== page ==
The acceleration that inflation is showing has forced families in Mexico to make changes in their consumption patterns over those they had already made to adapt to confinement, consumer experts from NielsenIQ and Oracle Retail agreed.
There is growth in the purchase of self-service private label products and more frequent attendance at convenience stores, explained Yanira Reyes, NielsenIQ’s Customer Success leader.
The substitution of goods for lower-priced ones has accelerated, and in some cases they are restricting the purchase of products such as beauty products, he said.
According to the expert, consumers with less economic capacity go to convenience stores more times for fewer products, depending on the availability of their resources, since they no longer have enough to buy food for several days.
In addition, the vice president of sales at Oracle Retail for Latin America, Raúl Neto explains that after the pandemic the final consumer is more empowered, has less “money” and has become much more assertive in what he buys. They are assuming many of the typical consumer standards of crises, he stressed.
The Nielsen IQ specialist pointed out that the current behavior of consumers is very similar to what they assumed in the 2009 crisis.
Both experts agree that inflation is a global phenomenon, but the Oracle specialist clarifies that consumers in Brazil and Argentina are more used to dealing with it.
When you look at less economically and politically unstable countries, such as Mexico and Chile, it impacts them more, since they have had many decades, at least two, without experiencing these inflationary pressures, he said.
The specialist estimates that a year and a half of changes in the consumption pattern of Mexicans have been completed, as a result of the pandemic, the economic shock in companies, unemployment and the labor gap.
And since the end of last year, consumers have also had to tighten their belts, given the impact of inflation on their purchasing power.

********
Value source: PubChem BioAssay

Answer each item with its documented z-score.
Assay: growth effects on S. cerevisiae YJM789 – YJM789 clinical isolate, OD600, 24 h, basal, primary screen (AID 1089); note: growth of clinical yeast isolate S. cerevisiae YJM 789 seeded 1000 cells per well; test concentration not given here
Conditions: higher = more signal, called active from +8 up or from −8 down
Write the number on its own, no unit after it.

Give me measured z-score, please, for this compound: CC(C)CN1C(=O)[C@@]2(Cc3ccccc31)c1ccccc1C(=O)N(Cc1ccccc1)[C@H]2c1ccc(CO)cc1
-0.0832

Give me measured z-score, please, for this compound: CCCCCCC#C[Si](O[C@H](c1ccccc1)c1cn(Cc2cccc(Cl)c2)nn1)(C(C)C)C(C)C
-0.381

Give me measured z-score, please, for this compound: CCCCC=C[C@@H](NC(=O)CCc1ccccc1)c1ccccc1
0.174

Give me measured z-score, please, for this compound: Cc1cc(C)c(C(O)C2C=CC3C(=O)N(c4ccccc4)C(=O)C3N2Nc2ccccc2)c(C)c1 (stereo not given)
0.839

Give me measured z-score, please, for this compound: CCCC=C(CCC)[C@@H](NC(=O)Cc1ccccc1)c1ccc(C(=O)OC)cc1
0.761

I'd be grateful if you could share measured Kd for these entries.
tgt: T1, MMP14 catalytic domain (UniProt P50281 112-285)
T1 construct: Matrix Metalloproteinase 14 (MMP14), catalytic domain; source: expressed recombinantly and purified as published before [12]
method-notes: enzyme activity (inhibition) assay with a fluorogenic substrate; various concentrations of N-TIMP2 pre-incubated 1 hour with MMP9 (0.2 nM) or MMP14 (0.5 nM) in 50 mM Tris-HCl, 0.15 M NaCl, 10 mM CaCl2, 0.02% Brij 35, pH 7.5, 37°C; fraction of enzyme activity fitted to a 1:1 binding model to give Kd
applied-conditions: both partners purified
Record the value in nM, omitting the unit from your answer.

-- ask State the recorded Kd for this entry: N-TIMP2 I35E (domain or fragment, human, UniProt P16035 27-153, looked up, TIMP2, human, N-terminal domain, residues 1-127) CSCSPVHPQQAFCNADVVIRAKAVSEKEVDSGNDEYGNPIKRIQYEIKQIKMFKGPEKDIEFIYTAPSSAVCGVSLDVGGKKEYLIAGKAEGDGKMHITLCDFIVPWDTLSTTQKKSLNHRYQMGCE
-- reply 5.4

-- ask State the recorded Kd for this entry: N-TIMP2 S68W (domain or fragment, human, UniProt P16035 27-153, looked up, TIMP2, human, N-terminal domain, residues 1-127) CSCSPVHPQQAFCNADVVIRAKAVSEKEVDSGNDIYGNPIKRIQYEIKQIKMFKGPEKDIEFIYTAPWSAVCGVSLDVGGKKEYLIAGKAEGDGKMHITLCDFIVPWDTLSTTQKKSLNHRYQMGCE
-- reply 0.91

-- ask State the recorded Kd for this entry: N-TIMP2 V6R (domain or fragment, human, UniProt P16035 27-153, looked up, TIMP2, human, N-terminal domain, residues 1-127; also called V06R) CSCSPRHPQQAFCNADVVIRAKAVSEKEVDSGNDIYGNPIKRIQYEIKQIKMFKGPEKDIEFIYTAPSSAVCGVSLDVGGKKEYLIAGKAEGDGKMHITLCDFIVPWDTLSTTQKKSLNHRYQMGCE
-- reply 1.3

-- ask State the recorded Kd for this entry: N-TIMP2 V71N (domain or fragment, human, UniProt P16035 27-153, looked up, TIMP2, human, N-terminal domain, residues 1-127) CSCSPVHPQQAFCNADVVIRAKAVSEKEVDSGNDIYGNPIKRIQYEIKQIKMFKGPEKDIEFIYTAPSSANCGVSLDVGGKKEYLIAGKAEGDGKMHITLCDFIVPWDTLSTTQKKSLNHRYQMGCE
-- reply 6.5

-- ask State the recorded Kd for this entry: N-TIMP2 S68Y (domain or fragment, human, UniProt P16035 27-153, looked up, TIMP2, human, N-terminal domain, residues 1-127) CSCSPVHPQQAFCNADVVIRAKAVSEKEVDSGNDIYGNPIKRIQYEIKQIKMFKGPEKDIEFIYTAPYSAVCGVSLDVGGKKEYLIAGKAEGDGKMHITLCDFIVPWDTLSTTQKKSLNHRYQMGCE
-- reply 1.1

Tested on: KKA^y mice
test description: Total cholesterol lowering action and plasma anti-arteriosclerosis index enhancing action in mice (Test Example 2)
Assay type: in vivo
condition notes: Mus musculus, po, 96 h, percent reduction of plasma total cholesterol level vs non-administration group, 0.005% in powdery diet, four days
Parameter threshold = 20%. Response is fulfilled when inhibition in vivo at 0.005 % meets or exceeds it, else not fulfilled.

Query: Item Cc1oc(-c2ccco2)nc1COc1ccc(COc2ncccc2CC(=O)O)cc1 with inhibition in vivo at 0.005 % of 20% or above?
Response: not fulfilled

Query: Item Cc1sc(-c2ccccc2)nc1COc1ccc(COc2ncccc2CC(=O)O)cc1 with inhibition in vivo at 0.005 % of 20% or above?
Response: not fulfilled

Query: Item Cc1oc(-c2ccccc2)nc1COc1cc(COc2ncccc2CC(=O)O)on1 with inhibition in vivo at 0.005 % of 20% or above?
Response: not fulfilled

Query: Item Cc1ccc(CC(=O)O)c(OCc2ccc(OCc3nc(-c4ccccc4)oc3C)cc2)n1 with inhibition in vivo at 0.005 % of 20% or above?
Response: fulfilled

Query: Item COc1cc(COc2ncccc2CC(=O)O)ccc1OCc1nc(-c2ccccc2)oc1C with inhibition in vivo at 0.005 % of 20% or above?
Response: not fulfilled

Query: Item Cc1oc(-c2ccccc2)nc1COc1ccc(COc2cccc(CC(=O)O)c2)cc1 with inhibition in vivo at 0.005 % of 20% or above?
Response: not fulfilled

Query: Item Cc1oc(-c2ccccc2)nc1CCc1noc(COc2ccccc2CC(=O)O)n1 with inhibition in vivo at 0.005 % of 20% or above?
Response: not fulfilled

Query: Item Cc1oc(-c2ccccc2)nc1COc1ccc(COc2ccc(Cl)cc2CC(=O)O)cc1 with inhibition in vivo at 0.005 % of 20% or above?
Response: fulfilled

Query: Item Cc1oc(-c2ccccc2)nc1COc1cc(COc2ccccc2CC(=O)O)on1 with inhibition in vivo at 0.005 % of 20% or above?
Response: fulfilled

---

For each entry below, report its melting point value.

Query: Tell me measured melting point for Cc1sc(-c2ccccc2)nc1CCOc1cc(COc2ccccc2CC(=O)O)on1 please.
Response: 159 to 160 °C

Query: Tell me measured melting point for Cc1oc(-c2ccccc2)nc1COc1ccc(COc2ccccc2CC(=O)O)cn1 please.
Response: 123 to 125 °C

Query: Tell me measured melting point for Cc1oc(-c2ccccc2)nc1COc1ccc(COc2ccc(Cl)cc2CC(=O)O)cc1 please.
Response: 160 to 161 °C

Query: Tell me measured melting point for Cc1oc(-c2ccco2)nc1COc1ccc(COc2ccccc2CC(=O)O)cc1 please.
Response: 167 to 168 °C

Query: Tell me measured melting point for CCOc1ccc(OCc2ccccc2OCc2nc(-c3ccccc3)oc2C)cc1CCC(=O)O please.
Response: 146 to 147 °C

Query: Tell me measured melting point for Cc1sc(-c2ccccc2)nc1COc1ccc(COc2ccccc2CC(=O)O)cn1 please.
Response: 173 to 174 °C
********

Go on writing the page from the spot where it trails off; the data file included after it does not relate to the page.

Out of cart
The expert in consumer measurement says that all beauty products have been the most impacted with a drop in purchases, and they are the first ones that consumers tend to sacrifice when there is a general escalation in prices as they are not basic consumer goods.
He also reports that products more sensitive to the impact of prices are being replaced, such as oil, chlorines, cleaners and sweeteners.
Reyes maintains that consumers are now more aware of price changes and make more comparisons, look for promotions and when they find large sizes in the products they require, they prefer them.
Specifically, it considers that products that give an additional 15% away are more attractive, if they bring a sample of another, or favor higher volume purchases in self-service stores.
Will keep moving forward
The deputy governor of Banco de México, Jonathan Heath, recently explained that he is more concerned about underlying inflation, which has been rising for 12 months, since it saves 70% of what we consume.
Ve por Más senior analyst Marisol Huerta commented a few days ago that retailers are adapting to this decline in purchasing power.
They have already increased the offer of their own brand products that are usually cheaper and adjusted the presentations of the products so that they can buy the same brands at the same price as before.
“With rising inflation, you are buying fewer products with the same amount of money.”